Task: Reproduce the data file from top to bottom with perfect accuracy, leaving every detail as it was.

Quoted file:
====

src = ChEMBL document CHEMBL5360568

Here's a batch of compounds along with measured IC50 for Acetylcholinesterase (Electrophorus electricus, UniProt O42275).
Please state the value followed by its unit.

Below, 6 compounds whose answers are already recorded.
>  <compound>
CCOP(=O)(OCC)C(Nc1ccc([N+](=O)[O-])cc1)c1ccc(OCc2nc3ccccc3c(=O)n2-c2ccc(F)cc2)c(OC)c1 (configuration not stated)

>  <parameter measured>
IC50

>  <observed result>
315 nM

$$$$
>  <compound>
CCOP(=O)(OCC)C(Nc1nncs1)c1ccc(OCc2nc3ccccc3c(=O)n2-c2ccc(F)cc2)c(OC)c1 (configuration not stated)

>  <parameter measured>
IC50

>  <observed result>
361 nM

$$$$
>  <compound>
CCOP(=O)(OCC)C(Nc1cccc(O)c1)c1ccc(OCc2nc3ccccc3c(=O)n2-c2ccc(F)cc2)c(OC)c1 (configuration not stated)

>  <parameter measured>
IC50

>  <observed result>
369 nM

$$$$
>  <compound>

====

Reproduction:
src = ChEMBL document CHEMBL5360568

Here's a batch of compounds along with measured IC50 for Acetylcholinesterase (Electrophorus electricus, UniProt O42275).
Please state the value followed by its unit.

Below, 6 compounds whose answers are already recorded.
>  <compound>
CCOP(=O)(OCC)C(Nc1ccc([N+](=O)[O-])cc1)c1ccc(OCc2nc3ccccc3c(=O)n2-c2ccc(F)cc2)c(OC)c1 (configuration not stated)

>  <parameter measured>
IC50

>  <observed result>
315 nM

$$$$
>  <compound>
CCOP(=O)(OCC)C(Nc1nncs1)c1ccc(OCc2nc3ccccc3c(=O)n2-c2ccc(F)cc2)c(OC)c1 (configuration not stated)

>  <parameter measured>
IC50

>  <observed result>
361 nM

$$$$
>  <compound>
CCOP(=O)(OCC)C(Nc1cccc(O)c1)c1ccc(OCc2nc3ccccc3c(=O)n2-c2ccc(F)cc2)c(OC)c1 (configuration not stated)

>  <parameter measured>
IC50

>  <observed result>
369 nM

$$$$
>  <compound>